The standout college for public service in Kansas is McPherson College – the only college in Kansas named to the President’s Higher Education Community Service Honor Roll with Distinction.

The standout college for public service in Kansas is McPherson College – the only college in Kansas named to the President’s Higher Education Community Service Honor Roll with Distinction. After all, the concept of service is central to the college’s mission statement: “Scholarship, Participation, Service.”

The Corporation for National and Community Service names the Honor Roll members annually, and McPherson College was named as a member with distinction for 2010 – one of just 114 colleges nationwide and the only institution in Kansas to receive this high honor, compared with the 511 colleges and universities named to the honor roll, one level under “With Distinction.” This is the third consecutive year the college has been recognized for its service.

Tom Hurst, director of campus ministry, cited a number of reasons that helped lead to the recognition. In the 2009-2010 academic year, four out of every five McPherson College students participated in at least one service opportunity. More than 15 percent of students served with more than five projects or gave more than 50 hours of service or both. Overall, students, faculty and staff logged more than 7,800 hours of service, an increase of 2,300 from the previous year.

“A life well-lived is a life that focuses not only on personal happiness but a life that understands that offering a helping hand and working beside those who need assistance is the way to a balanced, joyful and fulfilling life,” Hurst said.

Other aspects of service at McPherson College are a service scholarship of up to $4,000 to student who demonstrates a commitment to service in their lives, a strong service component to the freshman and sophomore seminar classes, and a variety of service opportunities made available through the college. These include international service trips, such as a recent trip to help polio victims in Ethiopia; spring break service trips, such as recent service trips to work with a Navajo Mission in Lybrook, New Mexico and to help rebuild flooded houses in Ashland City, Tenn. (  and on-campus opportunities, such as a recent  event to pack more than 20,000 meals for people in Haiti through Numana (

“McPherson College encourages learning through doing good,” said President Michael Schneider. “When students see how a small action can make a huge positive difference for someone in need, they start to think about how they will go out and shape the world around them for the better. We’re thankful for this honor and the affirmation that we’re doing the right thing.”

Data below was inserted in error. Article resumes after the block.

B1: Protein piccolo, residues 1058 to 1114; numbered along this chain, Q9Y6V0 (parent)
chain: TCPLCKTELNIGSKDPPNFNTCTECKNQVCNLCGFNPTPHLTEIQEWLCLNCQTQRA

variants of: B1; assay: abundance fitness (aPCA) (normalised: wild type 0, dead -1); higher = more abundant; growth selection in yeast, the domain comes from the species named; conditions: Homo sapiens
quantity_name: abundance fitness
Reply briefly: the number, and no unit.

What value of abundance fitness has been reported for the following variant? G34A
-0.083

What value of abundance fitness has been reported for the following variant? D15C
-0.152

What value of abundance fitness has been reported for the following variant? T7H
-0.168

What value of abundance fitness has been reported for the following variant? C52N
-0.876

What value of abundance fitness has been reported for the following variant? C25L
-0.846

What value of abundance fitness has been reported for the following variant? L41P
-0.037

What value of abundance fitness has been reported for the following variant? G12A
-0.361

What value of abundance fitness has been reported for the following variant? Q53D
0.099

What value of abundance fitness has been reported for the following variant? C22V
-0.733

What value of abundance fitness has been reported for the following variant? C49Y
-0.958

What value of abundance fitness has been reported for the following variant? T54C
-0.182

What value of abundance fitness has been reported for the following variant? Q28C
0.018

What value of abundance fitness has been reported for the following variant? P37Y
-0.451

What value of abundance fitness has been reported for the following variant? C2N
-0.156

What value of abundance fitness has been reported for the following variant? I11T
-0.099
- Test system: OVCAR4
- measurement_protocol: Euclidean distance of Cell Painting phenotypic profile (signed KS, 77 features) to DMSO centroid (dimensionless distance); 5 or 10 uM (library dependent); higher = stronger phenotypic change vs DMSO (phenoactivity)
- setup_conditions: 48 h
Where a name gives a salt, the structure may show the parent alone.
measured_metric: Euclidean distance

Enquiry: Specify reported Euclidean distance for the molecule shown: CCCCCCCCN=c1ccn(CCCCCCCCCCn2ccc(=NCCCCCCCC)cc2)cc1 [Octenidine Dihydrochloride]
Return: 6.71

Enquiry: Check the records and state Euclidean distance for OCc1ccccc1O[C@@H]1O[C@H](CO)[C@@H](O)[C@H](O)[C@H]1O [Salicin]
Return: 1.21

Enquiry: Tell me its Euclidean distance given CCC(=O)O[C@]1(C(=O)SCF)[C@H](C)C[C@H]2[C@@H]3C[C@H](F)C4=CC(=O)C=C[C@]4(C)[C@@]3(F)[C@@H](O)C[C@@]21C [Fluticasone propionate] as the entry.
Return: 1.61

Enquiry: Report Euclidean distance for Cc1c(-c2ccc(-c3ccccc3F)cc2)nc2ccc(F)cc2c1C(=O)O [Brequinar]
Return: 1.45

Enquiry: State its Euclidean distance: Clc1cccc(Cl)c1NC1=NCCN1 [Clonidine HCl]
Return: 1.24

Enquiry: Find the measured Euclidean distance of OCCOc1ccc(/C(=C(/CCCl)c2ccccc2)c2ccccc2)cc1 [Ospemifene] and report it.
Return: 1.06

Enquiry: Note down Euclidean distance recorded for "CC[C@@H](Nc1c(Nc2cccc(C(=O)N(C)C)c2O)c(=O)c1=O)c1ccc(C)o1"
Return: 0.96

Started in 2006, the Honor Roll recognizes outstanding, innovative and effective community service at colleges and universities across the nation. The Corporation for National and Community service oversees the Honor Roll, collaborating with the Department of Education, the Department of Housing and Urban Development, Campus Compact and the American Council on Education. Honor roll recipients are selected based on the size and innovation of service, the proportion of students who participate in service, incentives given for service and the offering of academic courses on service-learning. The corporation is a federal agency that engages more than five million Americans in service through its Senior Corps, AmeriCorps, and Learn and Serve America programs, and leads President Barack Obama’s national call to service initiative, United We Serve.

Sarah Neher, junior, Rochester, Minn., has volunteered on the cabinet of MacPAC, which works to promote peace through advocacy and service. She has also volunteered for the Regional Youth Conference of the Church of the Brethren. Neher said she grew up volunteering and McPherson College’s emphasis on service in academics has reinforced the importance and helped her to see the value of her education.

“You get way more out of it when you volunteer than what you put in,” she said.

Melisa Grandison, senior, Quinter, Kan., received a service award and put in more than 300 hours of volunteer service in the 2010-2011 academic year as president and founder of MacPAC, CROP Walk to help fight world hunger and an oral history project that paired McPherson College students with elders in the community to help tell their story. Grandison said that the college has both provided volunteer opportunities then encouraged people to participate. In her college experience, Grandison said she has seen service go from being an important aspect of the college to being a defining characteristic.

“I think we have definitely succeeded in making it part of the essence of the college,” she said.

Tori Carder, sophomore, Eudora, Kan., also received a service award for more than 440 hours of service for 12 different projects or organizations, many of them involving working with children. The emphasis on service at McPherson College was one of the drawing points for her when she was choosing a college, and her service has helped reinforce her desire to help with youth.

“You learn a lot about yourself,” Carder said of volunteer service. “I like to think that I’ve made a difference in the lives of people, even if it’s just for a little bit of time.”